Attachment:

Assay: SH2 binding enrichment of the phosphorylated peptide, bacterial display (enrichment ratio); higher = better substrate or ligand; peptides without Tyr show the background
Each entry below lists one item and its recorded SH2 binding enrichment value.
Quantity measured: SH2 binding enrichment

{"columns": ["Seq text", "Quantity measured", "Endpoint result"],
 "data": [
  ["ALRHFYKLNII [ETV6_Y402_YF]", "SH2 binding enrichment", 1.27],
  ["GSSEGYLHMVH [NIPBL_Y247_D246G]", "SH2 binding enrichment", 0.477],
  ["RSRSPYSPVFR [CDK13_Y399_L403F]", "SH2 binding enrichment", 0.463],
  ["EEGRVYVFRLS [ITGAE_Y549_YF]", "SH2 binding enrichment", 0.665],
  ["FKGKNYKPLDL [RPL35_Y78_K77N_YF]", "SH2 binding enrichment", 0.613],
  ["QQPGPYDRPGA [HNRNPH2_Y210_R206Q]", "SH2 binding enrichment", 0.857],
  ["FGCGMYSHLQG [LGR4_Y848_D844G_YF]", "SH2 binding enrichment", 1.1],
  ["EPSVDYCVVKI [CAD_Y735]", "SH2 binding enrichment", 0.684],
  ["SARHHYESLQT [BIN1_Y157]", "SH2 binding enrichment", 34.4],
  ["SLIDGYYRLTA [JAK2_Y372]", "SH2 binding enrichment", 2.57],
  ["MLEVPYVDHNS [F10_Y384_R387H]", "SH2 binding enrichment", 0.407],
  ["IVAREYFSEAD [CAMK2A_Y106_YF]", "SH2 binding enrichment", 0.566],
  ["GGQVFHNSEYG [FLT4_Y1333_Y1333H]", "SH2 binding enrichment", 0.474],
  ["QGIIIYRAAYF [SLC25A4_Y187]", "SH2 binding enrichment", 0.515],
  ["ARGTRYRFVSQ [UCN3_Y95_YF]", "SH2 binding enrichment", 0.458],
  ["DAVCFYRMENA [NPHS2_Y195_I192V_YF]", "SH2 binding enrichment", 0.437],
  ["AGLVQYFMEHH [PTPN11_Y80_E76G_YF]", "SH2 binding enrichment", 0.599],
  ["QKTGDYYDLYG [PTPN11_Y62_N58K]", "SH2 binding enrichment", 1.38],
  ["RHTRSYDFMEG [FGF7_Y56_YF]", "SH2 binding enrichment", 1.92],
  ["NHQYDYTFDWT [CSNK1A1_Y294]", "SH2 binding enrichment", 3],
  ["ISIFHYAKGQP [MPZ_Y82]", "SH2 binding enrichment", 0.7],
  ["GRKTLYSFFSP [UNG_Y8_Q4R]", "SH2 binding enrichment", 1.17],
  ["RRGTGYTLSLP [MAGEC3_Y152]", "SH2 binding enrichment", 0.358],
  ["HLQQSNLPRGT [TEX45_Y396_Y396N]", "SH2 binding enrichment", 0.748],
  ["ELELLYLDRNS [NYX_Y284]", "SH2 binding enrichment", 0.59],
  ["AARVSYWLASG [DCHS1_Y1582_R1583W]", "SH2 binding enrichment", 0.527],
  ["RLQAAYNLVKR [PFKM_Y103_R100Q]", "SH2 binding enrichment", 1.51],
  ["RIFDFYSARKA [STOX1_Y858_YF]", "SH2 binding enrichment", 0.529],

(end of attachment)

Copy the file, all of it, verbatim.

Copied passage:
Assay: SH2 binding enrichment of the phosphorylated peptide, bacterial display (enrichment ratio); higher = better substrate or ligand; peptides without Tyr show the background
Each entry below lists one item and its recorded SH2 binding enrichment value.
Quantity measured: SH2 binding enrichment

{"columns": ["Seq text", "Quantity measured", "Endpoint result"],
 "data": [
  ["ALRHFYKLNII [ETV6_Y402_YF]", "SH2 binding enrichment", 1.27],
  ["GSSEGYLHMVH [NIPBL_Y247_D246G]", "SH2 binding enrichment", 0.477],
  ["RSRSPYSPVFR [CDK13_Y399_L403F]", "SH2 binding enrichment", 0.463],
  ["EEGRVYVFRLS [ITGAE_Y549_YF]", "SH2 binding enrichment", 0.665],
  ["FKGKNYKPLDL [RPL35_Y78_K77N_YF]", "SH2 binding enrichment", 0.613],
  ["QQPGPYDRPGA [HNRNPH2_Y210_R206Q]", "SH2 binding enrichment", 0.857],
  ["FGCGMYSHLQG [LGR4_Y848_D844G_YF]", "SH2 binding enrichment", 1.1],
  ["EPSVDYCVVKI [CAD_Y735]", "SH2 binding enrichment", 0.684],
  ["SARHHYESLQT [BIN1_Y157]", "SH2 binding enrichment", 34.4],
  ["SLIDGYYRLTA [JAK2_Y372]", "SH2 binding enrichment", 2.57],
  ["MLEVPYVDHNS [F10_Y384_R387H]", "SH2 binding enrichment", 0.407],
  ["IVAREYFSEAD [CAMK2A_Y106_YF]", "SH2 binding enrichment", 0.566],
  ["GGQVFHNSEYG [FLT4_Y1333_Y1333H]", "SH2 binding enrichment", 0.474],
  ["QGIIIYRAAYF [SLC25A4_Y187]", "SH2 binding enrichment", 0.515],
  ["ARGTRYRFVSQ [UCN3_Y95_YF]", "SH2 binding enrichment", 0.458],
  ["DAVCFYRMENA [NPHS2_Y195_I192V_YF]", "SH2 binding enrichment", 0.437],
  ["AGLVQYFMEHH [PTPN11_Y80_E76G_YF]", "SH2 binding enrichment", 0.599],
  ["QKTGDYYDLYG [PTPN11_Y62_N58K]", "SH2 binding enrichment", 1.38],
  ["RHTRSYDFMEG [FGF7_Y56_YF]", "SH2 binding enrichment", 1.92],
  ["NHQYDYTFDWT [CSNK1A1_Y294]", "SH2 binding enrichment", 3],
  ["ISIFHYAKGQP [MPZ_Y82]", "SH2 binding enrichment", 0.7],
  ["GRKTLYSFFSP [UNG_Y8_Q4R]", "SH2 binding enrichment", 1.17],
  ["RRGTGYTLSLP [MAGEC3_Y152]", "SH2 binding enrichment", 0.358],
  ["HLQQSNLPRGT [TEX45_Y396_Y396N]", "SH2 binding enrichment", 0.748],
  ["ELELLYLDRNS [NYX_Y284]", "SH2 binding enrichment", 0.59],
  ["AARVSYWLASG [DCHS1_Y1582_R1583W]", "SH2 binding enrichment", 0.527],
  ["RLQAAYNLVKR [PFKM_Y103_R100Q]", "SH2 binding enrichment", 1.51],
  ["RIFDFYSARKA [STOX1_Y858_YF]", "SH2 binding enrichment", 0.529],